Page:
It’s hard to imagine a world without light bulbs and Wi-Fi, but there was a time when these pieces of modern technology were seen as futuristic ideas. Here are some of the brilliant minds that helped to create the tech we use every day.
Heddy Lamarr: Wireless Technology
Actress Heddy Lamarr, best known for her movie career, led a “secret” life as a scientist. One of the most famous women in print during World War II, she also patented a system that helped lead to the development of modern wireless technology.
According to Biography, Lamarr was the co-inventor of a spread spectrum technology that was used during World War II to help the Allies in the war against Nazi Germany. In fact, she and George Antheil, a composer, received a patent for their radio signaling device in 1942.
Lamarr and Antheil were recognized for their work in 1997, when the Electronic Frontier Foundation presented them with the Pioneer Award.
Thomas Edison: Electricity
One of the most prolific inventors of the Industrial Revolution was Thomas Edison. His inventions, including the phonograph and the electric light bulb, resulted in more than a thousand patents. Moreover, his business pursuits created the foundation for the today’s delivery of electricity to homes and businesses.
Edison invented the first commercial incandescent bulb in 1879, and that core technology is still being used to light-up homes and businesses worldwide.
Edison also formed what is now General Electric. According to the Boston Globe, GE was created in 1892 with the merger of Edison General Electric Co. and the Thomson-Houston Co.
Lester Allan Pelton: Hydroelectric Power
Another inventor whose impact is still resonating today is Lester Allan Pelton. A contemporary of Edison, Pelton’s water wheel helped make hydroelectric power commercially viable.
According to Wikipedia, Pelton is considered one of the pioneers in the development of hydroelectric power. He received the Elliott Cresson Medal in 1895, recognizing his scientific achievements, and was inducted posthumously into the National Inventors Hall of Fame in 2006.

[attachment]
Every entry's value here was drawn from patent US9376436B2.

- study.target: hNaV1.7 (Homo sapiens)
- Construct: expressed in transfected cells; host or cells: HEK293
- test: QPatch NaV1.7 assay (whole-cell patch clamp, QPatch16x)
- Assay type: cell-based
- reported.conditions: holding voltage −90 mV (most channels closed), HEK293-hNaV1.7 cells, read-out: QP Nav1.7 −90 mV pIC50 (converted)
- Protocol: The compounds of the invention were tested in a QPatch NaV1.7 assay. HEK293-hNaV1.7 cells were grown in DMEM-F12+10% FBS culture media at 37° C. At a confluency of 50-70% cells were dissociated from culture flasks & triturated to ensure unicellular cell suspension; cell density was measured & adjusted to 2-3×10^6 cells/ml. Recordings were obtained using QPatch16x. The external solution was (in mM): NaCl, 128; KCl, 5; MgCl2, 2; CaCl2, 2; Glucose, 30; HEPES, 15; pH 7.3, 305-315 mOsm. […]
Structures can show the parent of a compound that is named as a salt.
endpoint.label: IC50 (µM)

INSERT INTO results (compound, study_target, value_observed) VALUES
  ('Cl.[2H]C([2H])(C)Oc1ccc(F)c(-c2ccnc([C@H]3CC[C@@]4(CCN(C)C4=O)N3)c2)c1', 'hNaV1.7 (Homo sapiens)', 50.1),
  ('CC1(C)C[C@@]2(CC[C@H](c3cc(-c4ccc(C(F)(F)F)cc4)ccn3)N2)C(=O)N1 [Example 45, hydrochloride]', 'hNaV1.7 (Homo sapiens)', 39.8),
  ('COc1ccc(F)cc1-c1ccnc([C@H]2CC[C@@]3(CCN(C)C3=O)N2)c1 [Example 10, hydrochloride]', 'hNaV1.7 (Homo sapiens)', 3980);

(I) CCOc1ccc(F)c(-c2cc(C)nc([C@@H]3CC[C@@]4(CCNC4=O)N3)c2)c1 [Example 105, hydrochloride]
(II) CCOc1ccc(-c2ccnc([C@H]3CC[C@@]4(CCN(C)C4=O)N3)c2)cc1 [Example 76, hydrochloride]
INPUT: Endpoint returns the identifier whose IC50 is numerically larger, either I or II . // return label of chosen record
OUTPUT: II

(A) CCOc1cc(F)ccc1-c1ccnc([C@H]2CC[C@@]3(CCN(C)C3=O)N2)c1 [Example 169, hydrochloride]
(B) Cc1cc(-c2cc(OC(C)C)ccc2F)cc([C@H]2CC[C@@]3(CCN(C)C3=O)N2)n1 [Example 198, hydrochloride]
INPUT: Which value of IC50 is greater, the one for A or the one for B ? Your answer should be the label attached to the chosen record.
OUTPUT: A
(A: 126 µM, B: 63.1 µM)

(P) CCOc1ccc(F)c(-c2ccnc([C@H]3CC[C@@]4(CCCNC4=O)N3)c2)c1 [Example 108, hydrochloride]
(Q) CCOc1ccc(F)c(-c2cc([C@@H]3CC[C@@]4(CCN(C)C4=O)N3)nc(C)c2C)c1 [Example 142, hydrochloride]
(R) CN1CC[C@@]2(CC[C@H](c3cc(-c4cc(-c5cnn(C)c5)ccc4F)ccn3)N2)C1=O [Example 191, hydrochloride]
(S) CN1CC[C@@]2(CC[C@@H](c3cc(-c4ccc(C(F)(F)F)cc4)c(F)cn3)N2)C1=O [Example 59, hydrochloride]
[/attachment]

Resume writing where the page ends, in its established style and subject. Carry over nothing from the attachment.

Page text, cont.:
One of the applications of Pelton’s technology today is in space travel. “The way in which a spacecraft increases or decreases its kinetic energy by swinging around a moving planet is very similar to the way a certain type of water turbine, the Pelton Wheel, extracts energy from a fast jet of water,” explains David P. Stern, a former scientist at the Goddard Space Flight Center.
Robert Hutchings Goddard: Liquid Fueled Rockets
Speaking of the Goddard Space Center, Robert Hutchings Goddard was the inventor of modern liquid fueled rockets. According to NASA, Goddard successfully launched the first rocket in 1926.
“Now known as the father of modern rocketry, Goddard’s significant achievements in rocket propulsion have contributed immensely to the scientific exploration of space,” according to the NASA website. “Goddard didn’t live to see the age of space flight, but his foundation of rocket research became the fundamental principles of rocket propulsion.”
Vincent Gray Cerf and Bob Khan: The Internet
Fast forward to the end of the 2oth Century: Vinton Gray Cerf and Bob Khan invented the Transmission Control Protocol (TCP) and the Internet Protocol (IP), which are the communication protocols that form the central nervous system for today’s Internet. At the time, both scientists worked for the United States’ Defense Advanced Research Projects Agency(DARPA).
Albert Einstein: GPS
No roundup of scientists who have impacted modern technology would be complete without Albert Einstein. His work in physics has facilitated everything from GPS to lasers.
Global Positioning System (GPS) satellites, for instance, implement Einstein’s 1905 general theory of relativity to adjust for the Earth’s orbit. Without accounting for relativity, commercial GPS systems would not be viable.
Einstein also discovered the fundamental principle for something called light amplification by stimulated emission of radiation (laser). Today, lasers are used in everything from optical disk drives and laser printers to fiber optics and barcode scanners.
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